During the sessions themselves, I relied upon my honed instinct for timing and intensity — even when they had a script, there was still a lot to improvise. The work was primarily that of seduction: the assessment of desire and how to draw it out, grow it, leave it wanting a little. The main difference — and it was not small — is that I was paid well no matter how the session went.

During my second year of grad school, I started adjunct teaching, which paid worse than either sex work or waiting tables. Some semesters, I taught six classes at three different schools, for which I traveled across four boroughs. I got used to writing on commuter trains and slowly built a very different wardrobe than that I had needed for any previous job.

Teaching was also a performance, but like sex work, I got paid whether it was good or not. Mostly I performed well, and not having to flirt with anyone to do so was a revelation, however meager the pay.The principal difference between teaching and my previous jobs was that in the classroom the role I played was not predicated on a lie. I acted a persona derived from true parts of me, perhaps the truest parts of me.

A good teacher seduces, but not with the aim of bedding students. A good teacher deploys their charisma with the goal of making the audience fall in love with the subject they teach. My goal was never to extract money, or even esteem, from my students but instead to infect them with the love I felt for the writers I taught. After teaching I was tired, but not drained the way I used to be after a restaurant shift, with my spirit as spent as my body. I arrived home from class electrified by my own love for the books I taught and for the craft of making art out of life.

After I finished grad school and before I sold my first book, I went back to food service. I got a job at a small restaurant that was named after a spice in my rapidly gentrifying Brooklyn neighborhood. It was a much nicer joint than any I had worked in before. There were candles on the tables and a new menu was printed every night.

It had been a few years, and as I dug out my waist aprons for my first shift, I thrilled a little at the prospect of returning to the familiar rhythm of service.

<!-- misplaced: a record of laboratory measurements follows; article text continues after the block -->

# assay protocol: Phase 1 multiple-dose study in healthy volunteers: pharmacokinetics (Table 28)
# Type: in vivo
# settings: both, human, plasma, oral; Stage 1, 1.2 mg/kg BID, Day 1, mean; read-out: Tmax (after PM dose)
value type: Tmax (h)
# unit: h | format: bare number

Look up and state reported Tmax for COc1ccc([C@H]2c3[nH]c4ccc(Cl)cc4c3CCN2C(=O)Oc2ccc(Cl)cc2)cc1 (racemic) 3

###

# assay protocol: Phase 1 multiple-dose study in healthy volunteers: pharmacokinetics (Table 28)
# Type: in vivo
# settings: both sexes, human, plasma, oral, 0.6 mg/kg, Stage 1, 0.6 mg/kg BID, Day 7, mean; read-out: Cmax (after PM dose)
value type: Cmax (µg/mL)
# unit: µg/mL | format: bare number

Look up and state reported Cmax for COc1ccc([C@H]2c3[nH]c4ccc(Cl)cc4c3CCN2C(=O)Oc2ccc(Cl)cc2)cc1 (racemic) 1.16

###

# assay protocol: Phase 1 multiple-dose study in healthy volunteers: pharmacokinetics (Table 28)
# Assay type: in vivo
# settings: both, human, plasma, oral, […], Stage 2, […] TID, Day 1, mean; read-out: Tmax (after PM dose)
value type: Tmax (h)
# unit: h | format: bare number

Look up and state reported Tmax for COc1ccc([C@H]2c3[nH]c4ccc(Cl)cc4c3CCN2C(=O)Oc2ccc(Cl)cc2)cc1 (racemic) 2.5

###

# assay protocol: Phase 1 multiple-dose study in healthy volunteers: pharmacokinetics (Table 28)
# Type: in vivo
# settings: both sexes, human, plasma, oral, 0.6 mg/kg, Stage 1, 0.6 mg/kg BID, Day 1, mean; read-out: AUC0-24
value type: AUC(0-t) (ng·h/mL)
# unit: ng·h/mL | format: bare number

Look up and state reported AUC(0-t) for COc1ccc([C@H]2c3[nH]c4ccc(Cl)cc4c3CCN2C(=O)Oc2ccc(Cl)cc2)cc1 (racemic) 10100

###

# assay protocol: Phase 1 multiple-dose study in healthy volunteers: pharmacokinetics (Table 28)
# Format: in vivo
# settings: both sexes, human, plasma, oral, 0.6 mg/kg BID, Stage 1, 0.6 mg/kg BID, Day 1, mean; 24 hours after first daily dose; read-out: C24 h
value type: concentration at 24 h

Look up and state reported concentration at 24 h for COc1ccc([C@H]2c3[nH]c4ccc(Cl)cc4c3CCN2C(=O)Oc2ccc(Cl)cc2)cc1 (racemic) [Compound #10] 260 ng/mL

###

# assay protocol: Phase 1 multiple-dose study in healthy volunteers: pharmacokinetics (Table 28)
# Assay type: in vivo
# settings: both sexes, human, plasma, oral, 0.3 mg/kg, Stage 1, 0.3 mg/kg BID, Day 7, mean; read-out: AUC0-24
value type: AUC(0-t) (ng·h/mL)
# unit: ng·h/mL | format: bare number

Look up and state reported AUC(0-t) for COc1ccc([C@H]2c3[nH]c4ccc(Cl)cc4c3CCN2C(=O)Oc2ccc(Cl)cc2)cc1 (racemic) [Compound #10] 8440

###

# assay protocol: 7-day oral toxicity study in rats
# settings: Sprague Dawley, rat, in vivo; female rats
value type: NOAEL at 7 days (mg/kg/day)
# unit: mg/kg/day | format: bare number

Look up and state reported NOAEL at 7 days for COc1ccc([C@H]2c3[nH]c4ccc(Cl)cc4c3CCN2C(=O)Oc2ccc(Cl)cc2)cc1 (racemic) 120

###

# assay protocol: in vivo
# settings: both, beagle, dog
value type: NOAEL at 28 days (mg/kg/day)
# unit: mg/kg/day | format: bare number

An hour or so in, however, my confidence began to waver. I still knew how to do the job, but a woodenness came over me when it was time to smile and wink and mold myself around the unspoken desires of strangers. Over the evening’s course, my body’s unwillingness to comply dismayed me. What was wrong? Had I lost my touch?

At the end of the night, I made a small error, and the chef shouted at me from behind the line: “What are you, stupid?”

Chefs had shouted many worse things at me in the past; verbal abuse from chefs was a given in many restaurants and rated a pretty minor offense overall. But I was no longer used to it.

I had just spent two years at the front of college classrooms in which, however underpaid, I was never called stupid. I was treated with respect, even deference. I had ascended to a different realm of employment where, while the option was still available to me, I didn’t need to use my sexuality to make money. Nor was I required to suffer these kinds of overt humiliations.When I cashed out, I was left with more than I had ever reaped from a single shift waiting tables. I zipped the wad of bills into my coat pocket and told the house manager that I wouldn’t be back the following night, or any thereafter. I never worked the floor of a restaurant again.

Sometimes I miss it, but I am always grateful I had the privilege to quit that life.

Now I teach full time, and when I walk into a classroom on the first day of the semester, I scan the room of faces and feel their expectations swell like waves toward me.

There is a thrilling power in holding someone’s attention, in intuiting their interests and igniting their curiosity — all seducers know it. I first learned that feeling not in the dungeon, but in the dining rooms of restaurants, the clatter of dishes wafting with the smell of garlic from the kitchen, clashing with the low music of the front of the house.

It’s impossible to fully account for the ways that education influenced not only my relationship to work, but to every person I encounter. Spending years thinking of people as slot machines to win by extracting their favor, knowing the security of my life depended on it, did not set me up for healthy relationships.

I’ve outgrown a lot of skills that once served my survival, and learned that holding on to them does its own damage. There is grace in letting go of what no longer serves me or those whose paths I cross. I’m grateful, also, for the occasional opportunity to repurpose them. I like to think my years of seduction have made me a more empathic teacher, that the skill of eliciting desire has become one for sharing love.

Melissa Febos is the author of “Girlhood,” “Whip Smart,” “Abandon Me” and “Body Work.” She teaches in the nonfiction writing program at the University of Iowa.